(c) where the applicant intends to establish a purchasing programme such as a series of land acquisitions in a specific area for a specific project,
    (d) applications in respect of which a third party submission has been received by the Ministers or the OIO,
    (e) applications where the Ministers or the OIO have decided that consultation with third parties is appropriate in considering whether or not to grant consent.

Note that these targets apply to high quality, well prepared and analysed applications, and excludes the time where the OIO is waiting for the applicant to provide further information and the time for Ministers to consider and make decisions on relevant applications.

Source

.

One cannot help but suspect that, because it is Election Year, that this government has delayed a final decision on Shanghai Pengxin’s application. Accordingly, I have written to Bill English, the Minister in charge of the OIO,

.

from:    [email]
to:    bill.english@parliament.govt.nz
date:    Mon, Nov 14, 2011 at 11:27 PM
subject:    Crafar Farms

Sir,

Shanghai Pengxins lodged an application with the Overseas Investment Office (OIO) on or around 18 April, to buy the Crafar portfolio after Natural Dairy’s application was rejected.

Normally, applications take up to 50 to 70 working days to process.

It has now been seven months since Shanghai Pengxins lodged it’s  application.

As the Minister responsible for the OIO, is there a reason as to why Shanghai Pengxins’ application has not yet received a decision? Or is the decision being deferred until after the election because of it’s sensitivity?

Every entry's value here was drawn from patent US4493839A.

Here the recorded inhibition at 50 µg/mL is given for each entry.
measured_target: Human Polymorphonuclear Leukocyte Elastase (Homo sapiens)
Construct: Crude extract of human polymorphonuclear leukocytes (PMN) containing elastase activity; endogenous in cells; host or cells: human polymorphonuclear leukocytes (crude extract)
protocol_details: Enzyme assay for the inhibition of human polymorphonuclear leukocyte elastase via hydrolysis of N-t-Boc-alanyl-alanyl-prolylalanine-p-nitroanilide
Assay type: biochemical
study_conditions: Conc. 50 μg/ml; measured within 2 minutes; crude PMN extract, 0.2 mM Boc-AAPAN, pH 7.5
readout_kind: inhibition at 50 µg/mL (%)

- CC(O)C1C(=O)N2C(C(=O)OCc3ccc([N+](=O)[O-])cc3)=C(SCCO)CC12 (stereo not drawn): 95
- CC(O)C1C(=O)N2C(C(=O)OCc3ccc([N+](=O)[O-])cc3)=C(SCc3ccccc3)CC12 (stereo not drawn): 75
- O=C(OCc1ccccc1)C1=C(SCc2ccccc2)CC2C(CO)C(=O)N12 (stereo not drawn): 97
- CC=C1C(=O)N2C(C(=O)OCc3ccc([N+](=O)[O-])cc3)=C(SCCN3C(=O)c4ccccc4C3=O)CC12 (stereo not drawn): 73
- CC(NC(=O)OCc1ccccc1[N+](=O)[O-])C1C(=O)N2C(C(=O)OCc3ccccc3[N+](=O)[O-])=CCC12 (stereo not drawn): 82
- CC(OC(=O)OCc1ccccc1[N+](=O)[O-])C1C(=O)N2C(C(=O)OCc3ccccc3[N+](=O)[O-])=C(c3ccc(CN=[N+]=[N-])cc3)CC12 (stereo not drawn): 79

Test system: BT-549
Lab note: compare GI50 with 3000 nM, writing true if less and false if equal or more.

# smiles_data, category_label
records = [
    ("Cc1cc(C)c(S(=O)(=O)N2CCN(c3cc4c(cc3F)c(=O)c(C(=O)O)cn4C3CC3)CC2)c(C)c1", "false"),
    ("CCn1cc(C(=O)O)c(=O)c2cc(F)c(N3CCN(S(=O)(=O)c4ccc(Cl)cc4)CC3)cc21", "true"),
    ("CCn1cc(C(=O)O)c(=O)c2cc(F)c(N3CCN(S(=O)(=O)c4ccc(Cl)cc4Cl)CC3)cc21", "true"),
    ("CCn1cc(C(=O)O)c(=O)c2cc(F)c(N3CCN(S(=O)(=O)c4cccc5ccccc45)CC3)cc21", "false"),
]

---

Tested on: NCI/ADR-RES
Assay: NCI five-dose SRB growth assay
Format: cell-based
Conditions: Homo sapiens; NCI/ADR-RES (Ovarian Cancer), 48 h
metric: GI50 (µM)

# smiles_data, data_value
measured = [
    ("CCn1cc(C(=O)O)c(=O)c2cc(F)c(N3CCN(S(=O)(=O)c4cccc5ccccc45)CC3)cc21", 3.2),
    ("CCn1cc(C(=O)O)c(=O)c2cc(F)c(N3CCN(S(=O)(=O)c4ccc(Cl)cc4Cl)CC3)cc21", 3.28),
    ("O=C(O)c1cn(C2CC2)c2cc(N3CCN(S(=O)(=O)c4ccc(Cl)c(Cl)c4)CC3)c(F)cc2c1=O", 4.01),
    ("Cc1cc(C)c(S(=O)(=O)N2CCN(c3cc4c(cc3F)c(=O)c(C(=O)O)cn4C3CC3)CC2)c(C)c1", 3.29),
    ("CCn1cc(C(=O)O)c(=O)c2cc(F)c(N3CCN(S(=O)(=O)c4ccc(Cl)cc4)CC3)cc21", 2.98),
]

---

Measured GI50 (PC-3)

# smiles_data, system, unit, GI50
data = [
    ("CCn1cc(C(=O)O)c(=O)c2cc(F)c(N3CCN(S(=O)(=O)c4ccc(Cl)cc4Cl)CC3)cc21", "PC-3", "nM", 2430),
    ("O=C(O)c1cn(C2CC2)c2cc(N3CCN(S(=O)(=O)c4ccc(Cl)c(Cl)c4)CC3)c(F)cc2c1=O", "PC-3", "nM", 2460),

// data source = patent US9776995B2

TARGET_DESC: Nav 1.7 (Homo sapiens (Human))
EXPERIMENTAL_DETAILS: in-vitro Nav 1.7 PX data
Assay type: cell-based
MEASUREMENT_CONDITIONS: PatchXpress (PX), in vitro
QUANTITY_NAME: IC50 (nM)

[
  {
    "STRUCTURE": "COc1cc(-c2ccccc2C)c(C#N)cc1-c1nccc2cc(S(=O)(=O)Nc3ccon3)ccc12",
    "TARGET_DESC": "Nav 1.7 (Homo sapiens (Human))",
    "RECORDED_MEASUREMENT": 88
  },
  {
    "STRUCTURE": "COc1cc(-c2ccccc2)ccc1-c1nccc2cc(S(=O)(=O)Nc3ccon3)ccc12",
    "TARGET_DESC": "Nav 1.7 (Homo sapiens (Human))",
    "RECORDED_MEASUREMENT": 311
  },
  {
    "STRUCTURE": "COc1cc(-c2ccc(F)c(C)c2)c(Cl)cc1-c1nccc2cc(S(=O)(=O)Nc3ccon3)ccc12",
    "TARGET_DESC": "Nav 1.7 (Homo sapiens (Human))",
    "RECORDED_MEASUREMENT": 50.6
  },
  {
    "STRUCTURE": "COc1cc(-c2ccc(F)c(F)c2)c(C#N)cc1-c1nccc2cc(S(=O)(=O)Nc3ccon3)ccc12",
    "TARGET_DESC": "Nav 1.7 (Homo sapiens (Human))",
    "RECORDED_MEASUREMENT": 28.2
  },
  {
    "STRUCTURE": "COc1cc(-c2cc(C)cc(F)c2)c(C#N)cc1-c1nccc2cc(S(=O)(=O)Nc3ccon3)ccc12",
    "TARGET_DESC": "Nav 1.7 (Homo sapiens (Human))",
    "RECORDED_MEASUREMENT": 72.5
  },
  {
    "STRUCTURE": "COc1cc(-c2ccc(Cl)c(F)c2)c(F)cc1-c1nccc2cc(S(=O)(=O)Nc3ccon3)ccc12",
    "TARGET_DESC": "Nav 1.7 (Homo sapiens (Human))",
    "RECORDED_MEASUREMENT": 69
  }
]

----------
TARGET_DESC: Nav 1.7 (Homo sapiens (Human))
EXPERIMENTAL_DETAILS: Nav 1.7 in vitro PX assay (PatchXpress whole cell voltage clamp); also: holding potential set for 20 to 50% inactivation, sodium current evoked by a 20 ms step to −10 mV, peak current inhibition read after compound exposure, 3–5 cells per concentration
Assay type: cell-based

Information on this matter would be appreciated.

Regards
-Frank Macskasy

from:    B English (MIN) B.English@ministers.govt.nz
to:    [email]
date:    Tue, Nov 15, 2011 at 12:19 PM
subject:    RE: Crafar Farms

Dear Frank Macskasy

On behalf of the Hon Bill English, Minister of Finance thank you for your recent email regarding Crafar Farms.  Your letter has been passed on to the Minister for his information.  
As the issues you have raised, however, fall within the portfolio responsibilities of Hon Kate Wilkinson, I have also referred a copy of your letter to her for consideration and reply.

Kind regards

Katy Greco-Ainslie
Private Secretary
Hon Bill English
Deputy Prime Minister
Minister of Finance
Minister for Infrastructure

from:    [email]
to:    “B English (MIN)” <B.English@ministers.govt.nz>
date:    Tue, Nov 15, 2011 at 3:46 PM
subject:    Re: Crafar Farms

Kia Ora Katy,

I am unsure why you have placed this matter before Ms Wilkinson. Her portfolios are,